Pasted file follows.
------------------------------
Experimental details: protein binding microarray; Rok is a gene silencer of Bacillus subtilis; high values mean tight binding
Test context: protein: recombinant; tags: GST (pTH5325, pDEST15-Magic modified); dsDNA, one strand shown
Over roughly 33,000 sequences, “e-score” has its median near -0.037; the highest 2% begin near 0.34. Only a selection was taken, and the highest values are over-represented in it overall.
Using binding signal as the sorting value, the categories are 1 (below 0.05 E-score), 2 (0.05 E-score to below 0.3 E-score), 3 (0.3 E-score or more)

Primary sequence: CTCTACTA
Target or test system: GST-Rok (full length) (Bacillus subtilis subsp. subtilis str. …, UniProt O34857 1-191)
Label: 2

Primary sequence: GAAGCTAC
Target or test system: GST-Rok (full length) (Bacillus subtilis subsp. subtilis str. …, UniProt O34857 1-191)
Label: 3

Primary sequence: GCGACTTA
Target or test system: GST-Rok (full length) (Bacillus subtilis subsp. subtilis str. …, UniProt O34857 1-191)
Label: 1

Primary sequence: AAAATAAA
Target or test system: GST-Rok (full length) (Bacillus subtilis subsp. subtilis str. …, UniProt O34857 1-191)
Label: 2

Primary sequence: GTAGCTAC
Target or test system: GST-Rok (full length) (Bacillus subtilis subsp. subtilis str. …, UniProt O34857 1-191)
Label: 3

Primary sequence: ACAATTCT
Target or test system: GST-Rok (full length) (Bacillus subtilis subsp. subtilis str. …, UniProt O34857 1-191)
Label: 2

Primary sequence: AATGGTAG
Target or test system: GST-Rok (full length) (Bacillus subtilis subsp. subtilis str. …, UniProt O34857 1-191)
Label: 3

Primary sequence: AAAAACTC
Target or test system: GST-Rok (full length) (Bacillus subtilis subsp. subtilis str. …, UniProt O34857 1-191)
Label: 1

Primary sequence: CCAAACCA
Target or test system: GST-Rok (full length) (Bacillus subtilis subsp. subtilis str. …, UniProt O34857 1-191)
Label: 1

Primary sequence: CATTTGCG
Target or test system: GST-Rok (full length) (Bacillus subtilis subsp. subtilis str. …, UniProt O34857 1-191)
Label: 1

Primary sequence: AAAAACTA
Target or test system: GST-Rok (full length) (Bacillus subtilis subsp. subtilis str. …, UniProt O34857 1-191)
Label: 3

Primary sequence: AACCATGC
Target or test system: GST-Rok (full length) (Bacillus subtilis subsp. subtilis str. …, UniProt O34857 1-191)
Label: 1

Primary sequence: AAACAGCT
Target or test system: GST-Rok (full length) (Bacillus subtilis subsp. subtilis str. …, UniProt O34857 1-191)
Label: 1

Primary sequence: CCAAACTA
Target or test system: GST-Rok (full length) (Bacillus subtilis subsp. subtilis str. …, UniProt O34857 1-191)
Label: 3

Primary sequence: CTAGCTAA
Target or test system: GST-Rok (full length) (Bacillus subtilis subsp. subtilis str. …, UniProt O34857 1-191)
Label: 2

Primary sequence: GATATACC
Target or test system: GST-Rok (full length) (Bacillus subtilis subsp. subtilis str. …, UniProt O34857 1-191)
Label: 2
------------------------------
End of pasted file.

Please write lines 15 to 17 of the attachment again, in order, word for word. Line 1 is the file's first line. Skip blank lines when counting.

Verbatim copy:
Target or test system: GST-Rok (full length) (Bacillus subtilis subsp. subtilis str. …, UniProt O34857 1-191)
Label: 2

Primary sequence: GTAGCTAC